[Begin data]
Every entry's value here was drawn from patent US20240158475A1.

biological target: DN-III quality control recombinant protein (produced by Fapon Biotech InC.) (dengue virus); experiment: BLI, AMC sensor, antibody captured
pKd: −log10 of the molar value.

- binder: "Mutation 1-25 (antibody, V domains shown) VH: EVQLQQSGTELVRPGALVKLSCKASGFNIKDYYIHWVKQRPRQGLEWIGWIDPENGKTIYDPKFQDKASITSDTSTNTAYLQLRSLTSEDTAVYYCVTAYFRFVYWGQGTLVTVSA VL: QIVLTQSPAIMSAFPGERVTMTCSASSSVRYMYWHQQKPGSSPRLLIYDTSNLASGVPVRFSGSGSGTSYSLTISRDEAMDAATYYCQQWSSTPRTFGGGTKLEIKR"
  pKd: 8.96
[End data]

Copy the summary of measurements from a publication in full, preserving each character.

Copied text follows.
Every entry's value here was drawn from patent US20240158475A1.

biological target: DN-III quality control recombinant protein (produced by Fapon Biotech InC.) (dengue virus); experiment: BLI, AMC sensor, antibody captured
pKd: −log10 of the molar value.

- binder: "Mutation 1-25 (antibody, V domains shown) VH: EVQLQQSGTELVRPGALVKLSCKASGFNIKDYYIHWVKQRPRQGLEWIGWIDPENGKTIYDPKFQDKASITSDTSTNTAYLQLRSLTSEDTAVYYCVTAYFRFVYWGQGTLVTVSA VL: QIVLTQSPAIMSAFPGERVTMTCSASSSVRYMYWHQQKPGSSPRLLIYDTSNLASGVPVRFSGSGSGTSYSLTISRDEAMDAATYYCQQWSSTPRTFGGGTKLEIKR"
  pKd: 8.96